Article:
Warriors didn’t mind all that much. It was Legend’s own fault in joining him. And anyways, it was much easier to converse with Orca without him looming over his shoulder.
It was later than he expected when he finally said his farewells to the swordsman. But who could blame him? It wasn’t as if anyone in his own group would enjoy such conversation, at least as long as Orca did. And anyways, the older man had seemed way too happy to finally find someone who shared his interests. Something about his brother always yelling at him, or something.
All in all, Warriors felt quite satisfied when he picked up his pack and left for the camp. Though he did have to navigate across an unfamiliar island in the dark, but that was fine. He was experienced. He could handle a couple Chu Chus.
The trees rustled peacefully as Warriors made his way up the forest path. He had never been to an ocean, besides briefly in Wild’s world, but he found he quite enjoyed them. Though maybe it was just because they reminded him of Wind.
Smiling ever so slightly, Warriors entered the darkened woods.
It was silent as he approached the location of the camp. Briefly, he wondered if everyone was already asleep. But that wouldn’t make sense. Normally, at least Wild would be up.
Well, it doesn’t matter. It’s been a long journey for all of us. It’s not a big deal if they want to get more sleep.
With his uncertainties quelled, Warriors pushed past the final layer of brush and into the camp.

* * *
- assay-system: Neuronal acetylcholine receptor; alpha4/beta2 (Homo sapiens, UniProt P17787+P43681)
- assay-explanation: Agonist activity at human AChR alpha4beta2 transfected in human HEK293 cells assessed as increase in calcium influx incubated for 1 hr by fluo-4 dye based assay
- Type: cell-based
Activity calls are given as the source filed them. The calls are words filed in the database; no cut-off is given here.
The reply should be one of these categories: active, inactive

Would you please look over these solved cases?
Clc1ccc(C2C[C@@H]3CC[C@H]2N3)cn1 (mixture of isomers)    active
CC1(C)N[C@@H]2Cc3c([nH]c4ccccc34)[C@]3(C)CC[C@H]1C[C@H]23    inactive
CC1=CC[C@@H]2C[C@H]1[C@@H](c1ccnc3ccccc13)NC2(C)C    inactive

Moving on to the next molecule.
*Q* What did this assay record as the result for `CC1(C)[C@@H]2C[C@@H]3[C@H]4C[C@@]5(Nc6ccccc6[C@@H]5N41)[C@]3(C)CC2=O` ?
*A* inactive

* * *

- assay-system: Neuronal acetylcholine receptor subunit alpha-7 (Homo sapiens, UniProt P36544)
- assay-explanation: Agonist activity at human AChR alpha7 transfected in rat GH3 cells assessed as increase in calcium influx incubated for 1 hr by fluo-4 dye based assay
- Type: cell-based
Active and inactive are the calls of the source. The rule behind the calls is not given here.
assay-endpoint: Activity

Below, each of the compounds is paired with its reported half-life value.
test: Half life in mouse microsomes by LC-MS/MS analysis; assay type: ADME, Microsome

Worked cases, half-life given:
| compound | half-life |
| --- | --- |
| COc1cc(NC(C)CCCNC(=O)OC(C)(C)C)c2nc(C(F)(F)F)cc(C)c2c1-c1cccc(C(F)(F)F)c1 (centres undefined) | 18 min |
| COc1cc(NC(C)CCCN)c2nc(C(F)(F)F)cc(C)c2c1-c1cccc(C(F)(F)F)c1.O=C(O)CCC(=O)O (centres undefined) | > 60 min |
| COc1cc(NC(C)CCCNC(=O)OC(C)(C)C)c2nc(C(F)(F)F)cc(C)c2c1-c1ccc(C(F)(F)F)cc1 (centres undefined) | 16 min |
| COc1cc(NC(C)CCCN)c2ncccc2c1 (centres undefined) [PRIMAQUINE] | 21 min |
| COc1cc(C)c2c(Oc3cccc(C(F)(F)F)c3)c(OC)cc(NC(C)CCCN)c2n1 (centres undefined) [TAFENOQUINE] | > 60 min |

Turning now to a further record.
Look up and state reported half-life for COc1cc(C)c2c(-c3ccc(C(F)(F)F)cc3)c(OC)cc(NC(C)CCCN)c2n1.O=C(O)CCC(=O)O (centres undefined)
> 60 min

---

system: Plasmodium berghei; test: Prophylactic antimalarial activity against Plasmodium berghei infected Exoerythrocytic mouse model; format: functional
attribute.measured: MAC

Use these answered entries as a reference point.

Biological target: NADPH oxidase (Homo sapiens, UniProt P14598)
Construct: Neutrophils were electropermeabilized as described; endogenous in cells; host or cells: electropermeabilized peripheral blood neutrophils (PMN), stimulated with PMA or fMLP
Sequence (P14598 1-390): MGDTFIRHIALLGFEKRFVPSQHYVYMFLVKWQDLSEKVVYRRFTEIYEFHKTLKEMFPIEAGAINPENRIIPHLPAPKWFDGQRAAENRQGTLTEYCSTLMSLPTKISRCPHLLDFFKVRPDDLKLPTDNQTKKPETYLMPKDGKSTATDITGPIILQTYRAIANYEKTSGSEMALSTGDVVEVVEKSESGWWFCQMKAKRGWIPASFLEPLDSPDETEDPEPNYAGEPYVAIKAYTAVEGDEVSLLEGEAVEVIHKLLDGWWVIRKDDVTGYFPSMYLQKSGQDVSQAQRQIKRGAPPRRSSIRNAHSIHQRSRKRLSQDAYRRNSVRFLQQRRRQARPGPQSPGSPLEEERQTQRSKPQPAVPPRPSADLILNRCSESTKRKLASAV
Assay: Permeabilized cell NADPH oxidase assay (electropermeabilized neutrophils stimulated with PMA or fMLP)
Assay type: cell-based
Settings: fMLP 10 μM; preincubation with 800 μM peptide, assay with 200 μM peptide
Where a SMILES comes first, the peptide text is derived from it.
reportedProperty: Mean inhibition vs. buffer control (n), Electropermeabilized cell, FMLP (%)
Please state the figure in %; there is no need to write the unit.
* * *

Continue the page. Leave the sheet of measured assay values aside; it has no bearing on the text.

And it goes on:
“I wouldn’t have thought you’d have the courage to show your face again, hero.”
Warriors frowned. What…?
The fire had died, but the moonlight was bright enough to cast the faces of his companions into sharp focus. But… something wasn’t right, he could gather that much from the devastation on Sky’s face, the anger on Twilight’s, the shock on Time’s…
And then his eyes drifted to the center of the clearing, where a small book laid. No, not a book, a journal…
And just like that, everything fell into place.
...Or rather, it all broke apart.
"So? What? Did you just come back to gloat? Revel in the glory of having us all figured out?"
Legend did not care how the words sounded. He did not care when Warriors' eyes widened in shock. He really didn't. He kept telling it to himself through his own fury, he didn't care he didn't care.
It was almost a satisfaction to see Warriors stutter like a fish out of water. Almost.
"At a loss for words, hero? I'm hardly surprised, after what you did," he snarled.
But the words felt empty. Cold.
He ignored it.